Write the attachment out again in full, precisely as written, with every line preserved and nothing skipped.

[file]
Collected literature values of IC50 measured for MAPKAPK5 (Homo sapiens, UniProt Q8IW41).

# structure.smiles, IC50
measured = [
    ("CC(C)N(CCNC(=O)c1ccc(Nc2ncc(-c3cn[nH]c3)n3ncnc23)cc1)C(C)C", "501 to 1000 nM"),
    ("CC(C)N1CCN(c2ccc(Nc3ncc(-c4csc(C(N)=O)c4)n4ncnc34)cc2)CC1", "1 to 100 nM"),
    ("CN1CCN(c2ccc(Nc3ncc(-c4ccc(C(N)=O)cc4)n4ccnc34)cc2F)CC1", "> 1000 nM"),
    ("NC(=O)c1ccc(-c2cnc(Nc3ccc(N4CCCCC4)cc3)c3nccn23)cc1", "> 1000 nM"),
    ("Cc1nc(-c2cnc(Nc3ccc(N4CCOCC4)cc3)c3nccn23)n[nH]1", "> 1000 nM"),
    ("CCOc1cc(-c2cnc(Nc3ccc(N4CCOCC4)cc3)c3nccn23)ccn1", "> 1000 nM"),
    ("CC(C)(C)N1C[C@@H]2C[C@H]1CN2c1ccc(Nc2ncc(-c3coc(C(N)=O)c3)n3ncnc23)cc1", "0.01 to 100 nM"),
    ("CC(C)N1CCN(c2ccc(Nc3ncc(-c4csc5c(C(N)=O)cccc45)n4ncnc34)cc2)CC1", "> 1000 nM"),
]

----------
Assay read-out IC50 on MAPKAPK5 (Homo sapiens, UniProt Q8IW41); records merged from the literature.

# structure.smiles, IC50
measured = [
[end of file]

Collected literature values of IC50 measured for MAPKAPK5 (Homo sapiens, UniProt Q8IW41).

# structure.smiles, IC50
measured = [
    ("CC(C)N(CCNC(=O)c1ccc(Nc2ncc(-c3cn[nH]c3)n3ncnc23)cc1)C(C)C", "501 to 1000 nM"),
    ("CC(C)N1CCN(c2ccc(Nc3ncc(-c4csc(C(N)=O)c4)n4ncnc34)cc2)CC1", "1 to 100 nM"),
    ("CN1CCN(c2ccc(Nc3ncc(-c4ccc(C(N)=O)cc4)n4ccnc34)cc2F)CC1", "> 1000 nM"),
    ("NC(=O)c1ccc(-c2cnc(Nc3ccc(N4CCCCC4)cc3)c3nccn23)cc1", "> 1000 nM"),
    ("Cc1nc(-c2cnc(Nc3ccc(N4CCOCC4)cc3)c3nccn23)n[nH]1", "> 1000 nM"),
    ("CCOc1cc(-c2cnc(Nc3ccc(N4CCOCC4)cc3)c3nccn23)ccn1", "> 1000 nM"),
    ("CC(C)(C)N1C[C@@H]2C[C@H]1CN2c1ccc(Nc2ncc(-c3coc(C(N)=O)c3)n3ncnc23)cc1", "0.01 to 100 nM"),
    ("CC(C)N1CCN(c2ccc(Nc3ncc(-c4csc5c(C(N)=O)cccc45)n4ncnc34)cc2)CC1", "> 1000 nM"),
]

----------
Assay read-out IC50 on MAPKAPK5 (Homo sapiens, UniProt Q8IW41); records merged from the literature.

# structure.smiles, IC50
measured = [